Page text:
Sunday, February 17, 2008

More than One Way

I took one of those aptitude tests in high school and I scored in the third percentile. That mans that if there was a hundred guys, two of them would be dumber than me. And I could be their leader… --Bobcat Golthwait

Every high school is a small town, an enclosed community with its own rules and customs, some universal, some idiosyncratic. Joss Whedon famously pitched “Buffy, The Vampire Slayer” as “High School is Hell.” The response was almost universally, “And…?”

For a few, most often jocks and cheerleaders, at least in popular imagination, high school is the peak, and it’s all downhill from there. This also happens in college, of course, and all of this applies to the college experience as well. Irwin Shaw’s story, “The Eighty Yard Run,” is about a college football player who recognizes his peak experience many years after it occurs: a spectacular play in his last college game. It seems to offer him the future, but ultimately it becomes nothing but past glory.

For the rest of us, high school and college are prologues, where we are “cursed with great potential,” as Charlie Brown used to say. But even high school and college have more than one hill worth climbing, more than one status pyramid to scale. It is a tad ironic that the highest status for students at an institution of learning is seldom bestowed on those who, you know, actually learn, but there are usually some perks and privileges involved in being a high ranking member or the geek clique, maybe not enough to offset the danger of being bully bait, but you don’t have to be smart or good in school to be bully bait.

Besides, these stereotypes aren’t set in stone. There was more than one jock at Donelson High who was plenty smart and got honestly good grades. There was also my own idiosyncratic, Clark Kent-ish existence, where I compartmentalized my athletic identity at the downtown Nashville YMCA, accepting the bookish knurd label at my high school. I also avoided the awkward high school social scene by almost exclusively dating girls from other high schools.

There have always been these little private retreats from small communities. If one wants a more general escape, one could go to the big city, whichever one that might be, although for centuries that merely meant getting stuffed into some encapsulated community within the city. But at least cross-fertilization was easier. There are a lot more Juliets for the Romeo to find in the big city. Cities are big markets, and one of the markets is in spouses.

Modern transport and communication has broken down the practical barriers to escape from even the most isolated village, at least in this country. But more than that, modern American society has vastly multiplied the number of status hierarchies there are to join and climb.

In The Kandy-Kolored Tangerine-Flake Streamline Baby and later, The Pump House Gang, Tom Wolfe chronicled the emergence of strange and exotic sub-cultures in the U.S., hot rodders, surfers, and paparazzi, as well as profiling the icons of those sub-cultures, “Big Daddy” Roth, Dick Dale, Phil Spector, Murray the K. The books were revelatory, in the smacking-hand-to-forehead-and-exclaiming “Of course!” kinda way.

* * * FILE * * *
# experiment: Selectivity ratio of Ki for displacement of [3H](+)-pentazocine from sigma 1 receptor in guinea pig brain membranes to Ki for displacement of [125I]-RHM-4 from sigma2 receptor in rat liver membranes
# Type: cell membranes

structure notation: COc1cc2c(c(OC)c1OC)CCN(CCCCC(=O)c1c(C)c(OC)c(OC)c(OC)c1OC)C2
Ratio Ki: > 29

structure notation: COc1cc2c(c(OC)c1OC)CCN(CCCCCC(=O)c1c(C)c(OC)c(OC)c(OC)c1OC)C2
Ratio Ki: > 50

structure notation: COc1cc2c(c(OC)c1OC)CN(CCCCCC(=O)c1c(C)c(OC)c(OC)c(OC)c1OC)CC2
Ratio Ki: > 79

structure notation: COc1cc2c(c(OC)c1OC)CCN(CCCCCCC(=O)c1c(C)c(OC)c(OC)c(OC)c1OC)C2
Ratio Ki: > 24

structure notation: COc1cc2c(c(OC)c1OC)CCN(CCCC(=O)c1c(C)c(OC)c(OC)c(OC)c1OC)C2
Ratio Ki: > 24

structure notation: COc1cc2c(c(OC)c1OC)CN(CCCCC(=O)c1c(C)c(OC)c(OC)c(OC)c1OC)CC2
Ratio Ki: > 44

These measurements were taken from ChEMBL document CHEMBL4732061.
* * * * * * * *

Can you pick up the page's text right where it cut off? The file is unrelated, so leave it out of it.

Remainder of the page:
If I get a small enough group, I could be their leader…

Science Fiction Fandom was a very small pond until SF hit television and what would once have been cult movies began making mega-bucks. Fandom began as small clubs of geeks (almost exclusively male) who met through pulp magazine letter columns, then ironically bulked up as the magazine slowly died. There was also a time when it all melded, with comic books and D&D gamers side by side with costumers, RenFaire prithee-speakers, and Heyer Teas. Now, disaggregation is the order of the day, and comics or gaming conventions easily top the SF Worldcon in attendance. Moreover, the SF fan base is aging almost as rapidly as the Fox News viewership, and most under-30 convention attendees are legacies, the children of the earlier generation of fans.

Still, I expect the readership at least to get a nice final kick when the Boomers retire, giving many of them the time to catch up on their reading. So I still have some time to sell Dark Underbelly.

And anyway, there’s always Aikido. And I have this essay thing going on...


Kevin Standlee said...

As it happens, I sometimes feel like the peak of my life, like that 80-yard run, was the five days in 2002 when I co-chaired Worldcon. And I sort of was thinking at the time "It's never going to get any better than this," which made the Closing Ceremonies that much more melancholy.

James Killus said...

My recollection of the 2002 Worldcon was that the melancholy was built-in, owing to the dot com crash that hovered in the background. So many of the people I saw their had been recently laid off that it was hard to completely kick back and enjoy things.

I didn't get laid off until 2 months later, so the retrospective memory has more solidarity to it.

I had a pretty good year from 1983 to mid-1984, and then I became badly ill, trashing all sorts of plans etc. I don't think it pays to focus on the 80-yard runs. That tends too much toward the jackpot kind of mentality that I've been railing against for some time. Still, peak experiences are, ah, peaky.

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